With City Facing "Even More Dramatic Increases" in Debt Payments, Beier Says Triplett Campaign Misrepresents Debt
Above: Mayor Nathan Triplett and Councilmember Ruth Beier
Running for re-election to East Lansing's City Council, Mayor Nathan Triplett has been emphasizing success at reducing the City’s debt since he joined Council. In his most recent campaign letter, Triplett says, “During my time on Council, we’ve reduced our city’s debt by nearly 30%.”
But this week a new analysis of East Lansing’s retiree-related debt obligations shows the City’s overall debt continues to balloon rapidly, such that the City is going to have to use an ever-increasing percentage of its annual revenues to try to keep up. Even then, the new analysis shows, the City will keep steadily losing ground on meeting obligations for retiree-related debt.
East Lansing’s retiree-related debt now stands at over $100 million, representing well over half the City’s outstanding financial obligations. (See our detailed report on how the City’s debt breaks down.) In a memo accompanying a new analysis of retiree-related debt dated two days ago, City Finance Director Mary Haskell wrote to advise the city manager, “we are going to face even more dramatic increases than we had originally thought.”
The material, not yet released to the general public, was provided to ELi by Councilmember Ruth Beier, a union-employed labor economist, who thought it important the public know about the dire predictions, particularly in light of Triplett's campaign claims about our debt position. (See the new memo and associated reports.)
Haskell is making several administrative recommendations to try to manage the problem of the City’s annual budget being increasingly consumed by this debt. Right now the City’s lump sum payments into the fund are consuming about 19% of our annual budget (about $6.5 million payment out of an annual budget of about $34 million). Projections show the lump sum payment could rise to almost $10 million annually by fiscal year 2021.
Even with the lump sum payments into the pension fund being increased substantially every year, projections show the City losing ground, with the "funded" portion of the pension falling from 58% currently to 53% by fiscal year 2021. In other words, we won't be keeping up with the obligation even if the amount we put in goes up by hundreds of thousands of dollars each year.
Frustrated by the disjuncture between Triplett’s campaign statements and the City's ongoing discussion of ever-mounting retirement-related debt, Beier is now accusing Triplett of willful misrepresentation in order to win re-election. Beier told ELi yesterday, “In this campaign we’ve heard from our mayor that our debt is going down, and that is not a fair representation. [Triplett's statement] doesn’t include our pension debt because that has been going up. The mayor knows better.”
She adds, “When he says, ‘Look at our financial report—the debt is going down,’ he knows the pension liability is real and that it is a debt.” Beier says that by referring only to the part of the City’s obligations that does not include the $100+ million retiree-related costs, Triplett “is purposely misleading people so that he can say that as mayor, he reduced our debt. And that is not true.”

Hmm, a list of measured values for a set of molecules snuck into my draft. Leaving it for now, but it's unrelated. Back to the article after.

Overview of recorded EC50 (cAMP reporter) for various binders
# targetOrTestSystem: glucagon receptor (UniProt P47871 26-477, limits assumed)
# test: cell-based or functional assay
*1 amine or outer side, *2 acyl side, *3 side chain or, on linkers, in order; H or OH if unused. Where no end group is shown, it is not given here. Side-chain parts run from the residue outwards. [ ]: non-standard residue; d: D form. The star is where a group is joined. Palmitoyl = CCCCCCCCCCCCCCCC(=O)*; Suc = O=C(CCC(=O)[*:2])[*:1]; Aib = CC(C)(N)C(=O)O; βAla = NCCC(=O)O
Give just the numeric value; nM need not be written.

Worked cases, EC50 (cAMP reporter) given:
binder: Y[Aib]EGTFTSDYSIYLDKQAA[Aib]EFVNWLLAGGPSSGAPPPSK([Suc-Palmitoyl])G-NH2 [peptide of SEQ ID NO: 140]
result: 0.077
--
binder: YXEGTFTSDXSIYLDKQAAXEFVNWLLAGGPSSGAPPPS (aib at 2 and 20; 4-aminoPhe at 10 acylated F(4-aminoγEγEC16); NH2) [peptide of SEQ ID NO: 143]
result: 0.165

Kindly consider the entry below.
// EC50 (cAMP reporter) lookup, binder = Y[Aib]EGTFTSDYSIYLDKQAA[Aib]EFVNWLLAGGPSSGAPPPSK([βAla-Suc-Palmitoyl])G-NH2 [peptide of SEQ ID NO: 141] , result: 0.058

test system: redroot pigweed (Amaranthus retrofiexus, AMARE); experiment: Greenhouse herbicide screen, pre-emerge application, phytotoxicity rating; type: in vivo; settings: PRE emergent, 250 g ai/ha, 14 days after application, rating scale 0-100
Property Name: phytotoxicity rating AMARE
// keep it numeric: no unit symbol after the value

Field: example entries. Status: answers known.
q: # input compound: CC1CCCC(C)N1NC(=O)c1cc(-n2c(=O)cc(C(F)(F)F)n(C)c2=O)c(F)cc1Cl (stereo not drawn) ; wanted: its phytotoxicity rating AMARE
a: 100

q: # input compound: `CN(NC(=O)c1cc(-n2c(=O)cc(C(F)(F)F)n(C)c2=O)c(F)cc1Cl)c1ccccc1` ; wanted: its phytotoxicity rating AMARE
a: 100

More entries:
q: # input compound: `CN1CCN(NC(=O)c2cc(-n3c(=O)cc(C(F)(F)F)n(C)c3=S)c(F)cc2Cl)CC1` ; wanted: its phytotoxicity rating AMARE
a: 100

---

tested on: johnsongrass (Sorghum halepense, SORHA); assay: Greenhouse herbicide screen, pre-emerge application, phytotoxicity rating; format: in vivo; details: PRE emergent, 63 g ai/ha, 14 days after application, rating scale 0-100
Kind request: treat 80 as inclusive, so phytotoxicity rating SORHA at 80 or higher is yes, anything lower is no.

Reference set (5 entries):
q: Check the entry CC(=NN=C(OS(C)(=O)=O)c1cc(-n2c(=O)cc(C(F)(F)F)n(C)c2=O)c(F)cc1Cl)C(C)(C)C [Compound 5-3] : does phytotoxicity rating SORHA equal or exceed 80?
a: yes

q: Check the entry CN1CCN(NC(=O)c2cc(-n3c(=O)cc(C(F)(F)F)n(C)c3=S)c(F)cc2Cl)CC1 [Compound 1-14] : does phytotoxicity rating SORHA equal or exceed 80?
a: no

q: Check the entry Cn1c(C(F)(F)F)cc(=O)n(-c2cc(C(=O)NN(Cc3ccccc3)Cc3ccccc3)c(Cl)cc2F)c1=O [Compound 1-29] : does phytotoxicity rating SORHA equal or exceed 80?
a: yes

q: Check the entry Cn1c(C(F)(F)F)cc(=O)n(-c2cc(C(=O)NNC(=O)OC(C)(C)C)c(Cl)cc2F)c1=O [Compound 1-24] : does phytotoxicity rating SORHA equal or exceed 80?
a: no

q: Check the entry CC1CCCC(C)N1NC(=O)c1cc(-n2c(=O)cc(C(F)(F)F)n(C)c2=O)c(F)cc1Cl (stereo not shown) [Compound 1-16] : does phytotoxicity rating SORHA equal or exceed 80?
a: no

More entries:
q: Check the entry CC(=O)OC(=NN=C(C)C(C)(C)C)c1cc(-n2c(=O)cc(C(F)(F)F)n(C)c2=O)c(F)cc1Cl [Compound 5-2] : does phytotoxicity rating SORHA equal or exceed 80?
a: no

I shared Beier’s comments with Triplett yesterday evening, and asked him for a response by 10 a.m. today. He has not replied.
As we have previously explained, accounting standards up to now have not required the City to include retiree-related debt in its formal annual financial statement, and it is that financial statement to which Triplett is referring when he says the City’s debt has been reduced. Changing accounting standards will soon make East Lansing’s $100+ million increasing retiree-related debt significantly more visible in the formal annual financial statement, but the problem itself has been a source of serious concern to City staff and Council for many years.
This accounting standards change is not expected to alter the City’s credit rating, which Triplett’s most recent campaign letter says went up since he became a Councilmember. Since Triplett joined Council, our credit rating has gone up with one agency, and stayed the same with another; read more.
The City’s largest source of revenue for its annual budget is property taxes collected from East Lansing’s homeowners. Beier has said she sees the roughly $6 million in tax increment financing (TIF) provided by the sitting Council to developers over the last two years as continuing to push this debt problem onto individual homeowners. This is one reason she has voted against many of the TIF plans. Triplett, by contrast, says the TIF approvals have been necessary to secure East Lansing’s long-term future.
As we have reported, TIF and the City’s debt have emerged as a major point of debate among our sitting Council and in the current Council race. Triplett has not indicated who he wants elected to Council along with him, but Beier has endorsed Erik Altmann, Mark Meadows, and Steve Ross. Councilmember Susan Woods, who has aligned with Triplett on all major financial votes, has stated her endorsement of Triplett, Shanna Draheim, and Jermaine Ruffin. (Read more.)
NOTE: We've provided an important follow-up to this article here: http://www.eastlansinginfo.org/content/explaining-east-lansings-retiree-...
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